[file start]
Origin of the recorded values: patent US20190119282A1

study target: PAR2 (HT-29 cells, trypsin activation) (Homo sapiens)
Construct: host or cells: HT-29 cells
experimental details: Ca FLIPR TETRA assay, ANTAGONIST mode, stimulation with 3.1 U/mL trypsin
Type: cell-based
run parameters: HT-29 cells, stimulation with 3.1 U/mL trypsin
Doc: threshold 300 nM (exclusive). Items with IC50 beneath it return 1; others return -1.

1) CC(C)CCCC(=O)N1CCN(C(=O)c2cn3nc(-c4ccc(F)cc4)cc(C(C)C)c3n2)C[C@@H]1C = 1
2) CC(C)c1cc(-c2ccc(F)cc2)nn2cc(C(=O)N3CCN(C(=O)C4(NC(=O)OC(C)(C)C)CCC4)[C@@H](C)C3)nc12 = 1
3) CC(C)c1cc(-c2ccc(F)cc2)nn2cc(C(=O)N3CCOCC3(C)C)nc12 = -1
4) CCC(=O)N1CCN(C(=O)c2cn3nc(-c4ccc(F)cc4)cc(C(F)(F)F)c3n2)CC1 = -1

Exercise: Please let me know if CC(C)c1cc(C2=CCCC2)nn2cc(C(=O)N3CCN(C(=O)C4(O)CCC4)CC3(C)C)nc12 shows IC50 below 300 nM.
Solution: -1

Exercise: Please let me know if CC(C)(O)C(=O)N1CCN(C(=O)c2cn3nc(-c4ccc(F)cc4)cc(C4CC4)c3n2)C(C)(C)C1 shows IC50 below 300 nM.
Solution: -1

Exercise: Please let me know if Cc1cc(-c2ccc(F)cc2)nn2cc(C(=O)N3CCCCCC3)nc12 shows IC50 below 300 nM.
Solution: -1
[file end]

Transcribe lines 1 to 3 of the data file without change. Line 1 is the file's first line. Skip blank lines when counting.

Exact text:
Origin of the recorded values: patent US20190119282A1

study target: PAR2 (HT-29 cells, trypsin activation) (Homo sapiens)
Construct: host or cells: HT-29 cells